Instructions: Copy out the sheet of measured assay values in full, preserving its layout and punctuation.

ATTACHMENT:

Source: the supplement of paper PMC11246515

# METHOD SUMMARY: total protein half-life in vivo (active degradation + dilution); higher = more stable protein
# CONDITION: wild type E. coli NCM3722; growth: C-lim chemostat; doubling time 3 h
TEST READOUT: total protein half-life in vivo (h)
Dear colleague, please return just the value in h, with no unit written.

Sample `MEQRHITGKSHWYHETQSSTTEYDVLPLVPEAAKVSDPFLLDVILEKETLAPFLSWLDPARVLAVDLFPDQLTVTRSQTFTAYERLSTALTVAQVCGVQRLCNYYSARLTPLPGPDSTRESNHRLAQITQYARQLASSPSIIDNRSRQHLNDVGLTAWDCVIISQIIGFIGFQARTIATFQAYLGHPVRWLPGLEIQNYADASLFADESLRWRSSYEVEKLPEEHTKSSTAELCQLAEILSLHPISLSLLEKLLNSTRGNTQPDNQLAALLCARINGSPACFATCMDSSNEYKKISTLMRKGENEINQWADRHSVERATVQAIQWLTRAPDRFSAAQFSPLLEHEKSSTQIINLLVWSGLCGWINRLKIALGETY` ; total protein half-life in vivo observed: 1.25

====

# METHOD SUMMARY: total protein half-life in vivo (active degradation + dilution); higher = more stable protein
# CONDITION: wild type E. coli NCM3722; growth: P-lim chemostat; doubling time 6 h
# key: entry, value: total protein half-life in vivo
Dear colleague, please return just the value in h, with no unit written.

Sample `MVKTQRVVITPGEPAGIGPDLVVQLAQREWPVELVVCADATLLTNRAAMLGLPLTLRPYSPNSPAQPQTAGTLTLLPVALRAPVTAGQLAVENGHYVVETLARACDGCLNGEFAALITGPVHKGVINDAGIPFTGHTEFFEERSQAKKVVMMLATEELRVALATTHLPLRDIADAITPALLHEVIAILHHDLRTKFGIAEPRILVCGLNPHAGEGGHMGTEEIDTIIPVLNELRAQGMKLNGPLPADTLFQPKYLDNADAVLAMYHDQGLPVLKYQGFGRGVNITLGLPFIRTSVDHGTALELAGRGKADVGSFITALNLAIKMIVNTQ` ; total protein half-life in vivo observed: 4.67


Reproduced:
Source: the supplement of paper PMC11246515

# METHOD SUMMARY: total protein half-life in vivo (active degradation + dilution); higher = more stable protein
# CONDITION: wild type E. coli NCM3722; growth: C-lim chemostat; doubling time 3 h
TEST READOUT: total protein half-life in vivo (h)
Dear colleague, please return just the value in h, with no unit written.

Sample `MEQRHITGKSHWYHETQSSTTEYDVLPLVPEAAKVSDPFLLDVILEKETLAPFLSWLDPARVLAVDLFPDQLTVTRSQTFTAYERLSTALTVAQVCGVQRLCNYYSARLTPLPGPDSTRESNHRLAQITQYARQLASSPSIIDNRSRQHLNDVGLTAWDCVIISQIIGFIGFQARTIATFQAYLGHPVRWLPGLEIQNYADASLFADESLRWRSSYEVEKLPEEHTKSSTAELCQLAEILSLHPISLSLLEKLLNSTRGNTQPDNQLAALLCARINGSPACFATCMDSSNEYKKISTLMRKGENEINQWADRHSVERATVQAIQWLTRAPDRFSAAQFSPLLEHEKSSTQIINLLVWSGLCGWINRLKIALGETY` ; total protein half-life in vivo observed: 1.25

====

# METHOD SUMMARY: total protein half-life in vivo (active degradation + dilution); higher = more stable protein
# CONDITION: wild type E. coli NCM3722; growth: P-lim chemostat; doubling time 6 h
# key: entry, value: total protein half-life in vivo
Dear colleague, please return just the value in h, with no unit written.

Sample `MVKTQRVVITPGEPAGIGPDLVVQLAQREWPVELVVCADATLLTNRAAMLGLPLTLRPYSPNSPAQPQTAGTLTLLPVALRAPVTAGQLAVENGHYVVETLARACDGCLNGEFAALITGPVHKGVINDAGIPFTGHTEFFEERSQAKKVVMMLATEELRVALATTHLPLRDIADAITPALLHEVIAILHHDLRTKFGIAEPRILVCGLNPHAGEGGHMGTEEIDTIIPVLNELRAQGMKLNGPLPADTLFQPKYLDNADAVLAMYHDQGLPVLKYQGFGRGVNITLGLPFIRTSVDHGTALELAGRGKADVGSFITALNLAIKMIVNTQ` ; total protein half-life in vivo observed: 4.67